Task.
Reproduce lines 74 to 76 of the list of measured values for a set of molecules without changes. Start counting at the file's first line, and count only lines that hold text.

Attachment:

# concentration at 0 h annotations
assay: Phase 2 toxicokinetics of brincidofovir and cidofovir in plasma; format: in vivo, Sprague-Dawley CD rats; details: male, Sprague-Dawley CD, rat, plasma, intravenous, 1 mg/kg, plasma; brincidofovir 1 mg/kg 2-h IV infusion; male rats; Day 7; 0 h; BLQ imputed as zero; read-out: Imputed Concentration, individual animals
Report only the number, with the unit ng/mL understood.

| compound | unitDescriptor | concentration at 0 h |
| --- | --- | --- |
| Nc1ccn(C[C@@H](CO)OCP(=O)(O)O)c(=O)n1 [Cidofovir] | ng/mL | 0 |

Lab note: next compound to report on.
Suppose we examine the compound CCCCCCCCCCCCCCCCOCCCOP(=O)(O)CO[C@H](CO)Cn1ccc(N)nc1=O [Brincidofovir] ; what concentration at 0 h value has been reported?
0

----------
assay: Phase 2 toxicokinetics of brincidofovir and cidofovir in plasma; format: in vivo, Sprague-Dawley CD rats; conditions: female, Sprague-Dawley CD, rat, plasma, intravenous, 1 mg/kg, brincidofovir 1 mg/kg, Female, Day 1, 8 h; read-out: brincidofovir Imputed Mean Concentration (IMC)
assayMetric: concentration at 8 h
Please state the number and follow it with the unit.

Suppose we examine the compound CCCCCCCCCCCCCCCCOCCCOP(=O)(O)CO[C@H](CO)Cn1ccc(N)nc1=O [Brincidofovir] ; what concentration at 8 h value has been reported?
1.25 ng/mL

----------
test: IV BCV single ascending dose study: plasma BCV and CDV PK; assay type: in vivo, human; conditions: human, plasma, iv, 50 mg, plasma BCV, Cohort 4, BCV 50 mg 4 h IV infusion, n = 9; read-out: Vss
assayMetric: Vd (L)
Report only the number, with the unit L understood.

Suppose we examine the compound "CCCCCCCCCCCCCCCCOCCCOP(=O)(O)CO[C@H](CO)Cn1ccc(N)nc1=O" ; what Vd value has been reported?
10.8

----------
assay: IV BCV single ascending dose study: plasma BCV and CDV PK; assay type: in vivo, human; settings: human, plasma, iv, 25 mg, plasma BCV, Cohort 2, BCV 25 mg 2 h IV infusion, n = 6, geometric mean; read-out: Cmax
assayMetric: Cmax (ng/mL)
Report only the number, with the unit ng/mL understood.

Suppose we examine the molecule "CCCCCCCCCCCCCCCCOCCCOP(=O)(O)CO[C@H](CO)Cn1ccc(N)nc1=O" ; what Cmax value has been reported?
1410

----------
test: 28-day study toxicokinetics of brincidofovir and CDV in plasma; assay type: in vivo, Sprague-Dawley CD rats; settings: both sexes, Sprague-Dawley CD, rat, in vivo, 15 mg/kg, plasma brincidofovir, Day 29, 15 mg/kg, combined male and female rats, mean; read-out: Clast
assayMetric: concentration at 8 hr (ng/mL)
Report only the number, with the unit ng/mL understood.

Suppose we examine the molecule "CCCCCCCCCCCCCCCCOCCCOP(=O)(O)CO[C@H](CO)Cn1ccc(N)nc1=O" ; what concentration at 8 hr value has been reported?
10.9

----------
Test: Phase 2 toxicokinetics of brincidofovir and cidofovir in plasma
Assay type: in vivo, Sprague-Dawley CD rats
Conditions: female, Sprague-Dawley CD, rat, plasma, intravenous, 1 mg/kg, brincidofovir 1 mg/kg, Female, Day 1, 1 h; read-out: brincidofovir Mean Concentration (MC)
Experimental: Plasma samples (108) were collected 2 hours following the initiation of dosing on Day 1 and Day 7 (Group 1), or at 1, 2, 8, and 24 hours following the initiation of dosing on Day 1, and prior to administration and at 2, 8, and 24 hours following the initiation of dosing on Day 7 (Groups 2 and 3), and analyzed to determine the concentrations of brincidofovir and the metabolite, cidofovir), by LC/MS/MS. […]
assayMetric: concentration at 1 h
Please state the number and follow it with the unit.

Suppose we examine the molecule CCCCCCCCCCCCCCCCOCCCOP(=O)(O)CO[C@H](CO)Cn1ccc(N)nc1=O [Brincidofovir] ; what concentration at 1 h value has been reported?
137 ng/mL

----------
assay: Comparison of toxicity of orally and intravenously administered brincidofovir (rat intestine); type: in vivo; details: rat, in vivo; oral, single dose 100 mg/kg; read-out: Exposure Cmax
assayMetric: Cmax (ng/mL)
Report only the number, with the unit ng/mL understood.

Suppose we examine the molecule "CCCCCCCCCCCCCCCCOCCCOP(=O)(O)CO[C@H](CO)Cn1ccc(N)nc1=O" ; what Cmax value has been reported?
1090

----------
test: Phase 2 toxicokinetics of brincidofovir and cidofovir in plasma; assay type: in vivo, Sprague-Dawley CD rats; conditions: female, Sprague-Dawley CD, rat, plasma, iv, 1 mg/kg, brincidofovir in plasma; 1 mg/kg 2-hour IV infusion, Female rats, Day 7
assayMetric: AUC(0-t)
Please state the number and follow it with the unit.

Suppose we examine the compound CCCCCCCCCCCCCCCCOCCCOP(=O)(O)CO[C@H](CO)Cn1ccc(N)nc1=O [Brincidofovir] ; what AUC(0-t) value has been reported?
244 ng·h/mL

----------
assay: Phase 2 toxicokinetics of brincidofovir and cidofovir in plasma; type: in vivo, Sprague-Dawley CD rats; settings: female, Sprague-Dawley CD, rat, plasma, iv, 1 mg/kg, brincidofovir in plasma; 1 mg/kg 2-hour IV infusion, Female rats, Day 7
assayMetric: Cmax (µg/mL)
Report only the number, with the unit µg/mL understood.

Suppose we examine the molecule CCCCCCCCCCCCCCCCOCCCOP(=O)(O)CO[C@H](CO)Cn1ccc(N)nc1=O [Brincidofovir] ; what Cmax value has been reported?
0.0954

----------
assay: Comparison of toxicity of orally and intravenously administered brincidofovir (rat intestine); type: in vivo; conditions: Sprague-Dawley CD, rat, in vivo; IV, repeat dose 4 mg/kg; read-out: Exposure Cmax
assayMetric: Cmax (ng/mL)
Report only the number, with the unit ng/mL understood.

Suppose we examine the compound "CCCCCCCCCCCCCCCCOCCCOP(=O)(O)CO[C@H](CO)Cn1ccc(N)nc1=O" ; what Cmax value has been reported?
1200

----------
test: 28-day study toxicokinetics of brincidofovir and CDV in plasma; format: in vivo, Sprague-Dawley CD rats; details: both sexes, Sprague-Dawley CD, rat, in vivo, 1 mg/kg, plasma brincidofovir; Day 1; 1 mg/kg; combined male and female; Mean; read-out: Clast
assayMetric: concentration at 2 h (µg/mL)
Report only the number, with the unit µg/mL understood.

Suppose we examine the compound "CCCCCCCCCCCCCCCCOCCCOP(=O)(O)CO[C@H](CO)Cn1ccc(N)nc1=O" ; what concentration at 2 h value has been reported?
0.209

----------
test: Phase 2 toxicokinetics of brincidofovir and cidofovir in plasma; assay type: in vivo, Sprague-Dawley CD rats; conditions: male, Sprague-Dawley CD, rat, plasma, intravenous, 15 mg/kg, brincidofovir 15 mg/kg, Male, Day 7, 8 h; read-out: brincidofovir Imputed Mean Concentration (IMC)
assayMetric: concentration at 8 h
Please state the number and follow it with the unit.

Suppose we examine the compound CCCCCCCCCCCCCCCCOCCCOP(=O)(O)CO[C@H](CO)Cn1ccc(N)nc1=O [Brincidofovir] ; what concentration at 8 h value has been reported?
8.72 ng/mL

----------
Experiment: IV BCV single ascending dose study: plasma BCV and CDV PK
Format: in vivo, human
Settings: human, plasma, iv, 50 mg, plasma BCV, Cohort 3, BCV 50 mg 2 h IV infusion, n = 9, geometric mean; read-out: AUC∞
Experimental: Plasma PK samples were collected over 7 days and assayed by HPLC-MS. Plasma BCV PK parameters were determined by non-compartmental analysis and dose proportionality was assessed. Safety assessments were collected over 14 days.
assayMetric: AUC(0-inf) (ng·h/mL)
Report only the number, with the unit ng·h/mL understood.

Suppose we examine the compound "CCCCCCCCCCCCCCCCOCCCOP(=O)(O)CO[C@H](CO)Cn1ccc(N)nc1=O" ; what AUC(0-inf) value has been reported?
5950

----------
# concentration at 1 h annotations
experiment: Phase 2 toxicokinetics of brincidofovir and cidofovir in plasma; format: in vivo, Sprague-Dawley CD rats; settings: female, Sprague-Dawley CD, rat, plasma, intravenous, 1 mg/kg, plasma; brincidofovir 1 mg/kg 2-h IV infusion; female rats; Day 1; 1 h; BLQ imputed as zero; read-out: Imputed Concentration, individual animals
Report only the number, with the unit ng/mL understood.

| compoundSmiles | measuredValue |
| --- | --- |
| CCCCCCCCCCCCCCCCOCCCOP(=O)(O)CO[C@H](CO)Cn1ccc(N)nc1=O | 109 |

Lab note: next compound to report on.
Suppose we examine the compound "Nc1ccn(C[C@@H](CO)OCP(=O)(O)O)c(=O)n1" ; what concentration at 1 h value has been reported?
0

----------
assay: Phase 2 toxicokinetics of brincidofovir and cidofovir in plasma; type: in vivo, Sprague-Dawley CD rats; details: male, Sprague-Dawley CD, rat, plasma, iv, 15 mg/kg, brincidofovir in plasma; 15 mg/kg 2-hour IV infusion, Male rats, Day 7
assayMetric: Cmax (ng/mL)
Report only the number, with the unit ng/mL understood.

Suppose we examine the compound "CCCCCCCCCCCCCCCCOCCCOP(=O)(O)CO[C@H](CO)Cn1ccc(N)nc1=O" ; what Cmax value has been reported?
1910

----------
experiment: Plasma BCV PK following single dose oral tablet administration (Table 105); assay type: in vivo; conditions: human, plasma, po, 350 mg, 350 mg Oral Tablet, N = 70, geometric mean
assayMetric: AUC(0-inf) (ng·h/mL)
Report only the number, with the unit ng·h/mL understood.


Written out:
test: Phase 2 toxicokinetics of brincidofovir and cidofovir in plasma; assay type: in vivo, Sprague-Dawley CD rats; conditions: male, Sprague-Dawley CD, rat, plasma, intravenous, 15 mg/kg, brincidofovir 15 mg/kg, Male, Day 7, 8 h; read-out: brincidofovir Imputed Mean Concentration (IMC)
assayMetric: concentration at 8 h
Please state the number and follow it with the unit.